stocks. In one recent year Fidelity Overseas Fund was roughly one-third invested in
Europe and one-third in the Pacific Basin, whereas Kemper International had
roughly one-sixth of its      assets in each of three areas, the United Kingdom,
Germany, and Japan.

        On the other hand, global funds tend to keep a minimum of 25 percent of their
assets in the United States. For example, in one recent year Templeton World Fund
had over 60 percent of its assets in the United States, and small positions in
Australia and Canada.

3-13. A cumulative total return measures the actual performance over a stated
period of time,         such as the past 3, 5 or 10 years. Standard practice in the
mutual fund industry is to     calculate and present the average annual return, a
hypothetical rate of return that, if   achieved annually, would have produced the
same cumulative total return if performance had been constant over the entire period.
The average annual return is a geometric mean          (discussed in Chapter 6)
reflecting the compound rate of growth at which money grew.

3-14. A value fund generally seeks to find stocks that are cheap on the basis of
standard fundamental analysis yardsticks, such as earnings, book value, and
dividend yield.

       Growth funds, on the other hand, seek to find companies that are expected to
show rapid    future growth in earnings, even if current earnings are poor or,
possibly, nonexistent.

3-15. The Morningstar ratings provide investors with a convenient, quickly
understood rating    system for mutual funds based on their performance. One
knows immediately that a 5- star fund is a top-rated fund and a 1-star fund is a
bottom-rated fund. Looking at a set of,      say, 20 funds, one can easily pick out the
good performers.

        The weakness of this system is that the ratings are based on past performance,
and there is a strong likelihood that performance will not continue as is. Therefore,
many top-rated         funds will subsequently stumble, and some poorly rated funds
will subsequently perform     better.
3-16. Mutual fund shares are typically purchased directly from the investment
company that operates the fund. The investor contacts the company, obtains a
prospectus and      application, and buys and sells shares by mail and phone.

        Alternatively, mutual funds can be purchased indirectly from a sales agent,
including securities firms, banks, life insurance companies, and financial planners.
Mutual funds may be affiliated with an “underwriter,” which usually has an
exclusive right to distribute shares to investors. Most underwriters distribute shares
through broker/dealer firms.

3-17. When the investor is ready to sell the shares of Equity-Income Fund, he or she
would contact Fidelity by phone or mail and instruct Fidelity to sell the shares. The
company is obligated to do so under normal circumstances at the NAV prevailing
at the time of sale.

3-18. An index fund is a passive portfolio, holding the securities of some index. No
active management decisions are made involving what securities to buy and sell, and
when to buy and sell.

      Passive investing refers to making few if any decisions regarding the
management of a      portfolio. The investor holds some set or index of securities.

3-19. Mutual funds are corporations typically formed by an investment advisory
firm that selects the board of trustees’ directors for the company. The trustees, in
turn, hire a  separate management company, normally the investment advisory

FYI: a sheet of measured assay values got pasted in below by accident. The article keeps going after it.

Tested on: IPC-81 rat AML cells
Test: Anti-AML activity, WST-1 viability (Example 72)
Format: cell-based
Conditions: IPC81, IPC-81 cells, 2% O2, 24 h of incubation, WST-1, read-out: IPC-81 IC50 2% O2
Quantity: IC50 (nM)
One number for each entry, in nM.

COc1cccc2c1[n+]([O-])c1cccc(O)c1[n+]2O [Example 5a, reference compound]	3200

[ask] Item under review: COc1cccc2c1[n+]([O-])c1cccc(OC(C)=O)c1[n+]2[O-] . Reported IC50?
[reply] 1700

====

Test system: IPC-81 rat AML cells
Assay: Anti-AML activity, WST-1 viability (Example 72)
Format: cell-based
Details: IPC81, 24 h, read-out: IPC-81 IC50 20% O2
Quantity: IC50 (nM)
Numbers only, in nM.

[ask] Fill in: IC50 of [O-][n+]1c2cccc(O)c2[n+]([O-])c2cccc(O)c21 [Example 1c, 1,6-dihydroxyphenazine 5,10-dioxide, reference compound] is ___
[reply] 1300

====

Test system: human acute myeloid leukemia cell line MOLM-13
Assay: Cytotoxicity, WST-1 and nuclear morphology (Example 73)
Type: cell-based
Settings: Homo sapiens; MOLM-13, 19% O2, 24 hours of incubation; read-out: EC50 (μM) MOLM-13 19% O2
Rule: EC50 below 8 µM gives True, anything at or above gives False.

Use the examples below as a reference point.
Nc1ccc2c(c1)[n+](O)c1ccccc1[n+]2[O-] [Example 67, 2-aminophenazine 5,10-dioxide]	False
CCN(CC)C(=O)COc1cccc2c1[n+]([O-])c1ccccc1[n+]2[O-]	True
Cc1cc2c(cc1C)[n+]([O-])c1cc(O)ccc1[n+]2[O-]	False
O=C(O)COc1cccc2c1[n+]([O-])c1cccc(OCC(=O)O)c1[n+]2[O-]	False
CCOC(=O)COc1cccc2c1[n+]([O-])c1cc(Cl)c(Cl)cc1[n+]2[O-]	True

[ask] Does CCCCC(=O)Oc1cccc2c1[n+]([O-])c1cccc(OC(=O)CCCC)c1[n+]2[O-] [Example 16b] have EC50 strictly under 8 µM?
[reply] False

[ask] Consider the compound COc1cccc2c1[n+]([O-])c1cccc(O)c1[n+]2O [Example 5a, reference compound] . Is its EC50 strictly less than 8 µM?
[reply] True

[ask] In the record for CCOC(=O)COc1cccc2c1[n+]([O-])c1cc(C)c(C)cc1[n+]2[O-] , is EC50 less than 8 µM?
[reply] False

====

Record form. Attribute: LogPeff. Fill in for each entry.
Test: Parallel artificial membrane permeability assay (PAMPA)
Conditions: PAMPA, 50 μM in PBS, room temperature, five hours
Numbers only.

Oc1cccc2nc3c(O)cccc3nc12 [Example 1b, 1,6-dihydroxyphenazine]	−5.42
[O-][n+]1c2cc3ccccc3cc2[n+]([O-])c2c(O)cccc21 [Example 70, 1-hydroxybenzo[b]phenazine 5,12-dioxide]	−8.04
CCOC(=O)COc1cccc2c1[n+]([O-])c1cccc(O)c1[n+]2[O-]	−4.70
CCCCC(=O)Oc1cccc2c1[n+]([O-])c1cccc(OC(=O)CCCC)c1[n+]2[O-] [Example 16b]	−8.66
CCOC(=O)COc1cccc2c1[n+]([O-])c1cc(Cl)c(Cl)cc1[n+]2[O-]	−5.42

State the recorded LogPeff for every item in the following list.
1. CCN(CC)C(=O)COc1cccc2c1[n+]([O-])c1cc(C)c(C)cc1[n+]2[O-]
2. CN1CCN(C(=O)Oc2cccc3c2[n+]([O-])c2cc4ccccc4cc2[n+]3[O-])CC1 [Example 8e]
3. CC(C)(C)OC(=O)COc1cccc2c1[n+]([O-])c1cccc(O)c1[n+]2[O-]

firm, to manage the firm.

        The shareholders of a fund “own” the mutual fund in terms of the portfolio of
securities.

3-20. Survivorship bias refers to the fact that when investors observe a set of mutual
fund returns over time, they are seeing results for those mutual funds that survived
over that period of time. Some poorly performing funds may be done away with,
typically by merging them with another mutual fund in the same company.
Alternatively, some are     started by mutual fund companies but are never sold to
the public because of poor performance. Thus, investors see only the “survivors.”

        Investors are not able to judge mutual fund performance fully because of the
survivorship bias. The actual performance record for a set of mutual funds over
time is overstated     because only the record of the survivors is seen.

3-21. The “load” refers to the sales charge. A no-load fund has no sales charge,
while a load fund has a sales charge, which may often be as much as 5-6 percent. A
low-load fund has a lower sales charge, such as 2 percent.

3-22. Passively managed country funds are geared to match a major stock index of a
particular country. Each of these offerings will typically be almost fully invested,
have little turnover, and offer significantly reduced expenses to shareholders.
3-23. Once an investor buys a particular fund within an investment company, such
as Vanguard or Fidelity, he or she can easily sell the shares of that fund and
purchase shares of another fund within the same organization. This can be done by
phone or mail.

3-24. Hedge funds are investment pools for wealthy investors, subject (traditionally)
to little    regulation. They are known for taking large risks in pursuit of large
returns. They traditionally have invested in ways that most mutual funds cannot or
do not, such as          selling short or investing in less liquid investments.
Furthermore, they often do not           disclose as much information about their
activities as do mutual funds.

       Mutual funds, in contrast, are subject to significant regulation under the
Investment    Company Act of 1940. They cannot engage in the same activities as
hedge funds. Their portfolios must be disclosed quarterly.

3-25. A fund supermarket is a mechanism by which investors can buy, own and sell
the funds of various mutual fund families through one source, such as a brokerage
firm. “Supermarket” refers to the fact that an investor has hundreds of choices
available through one source.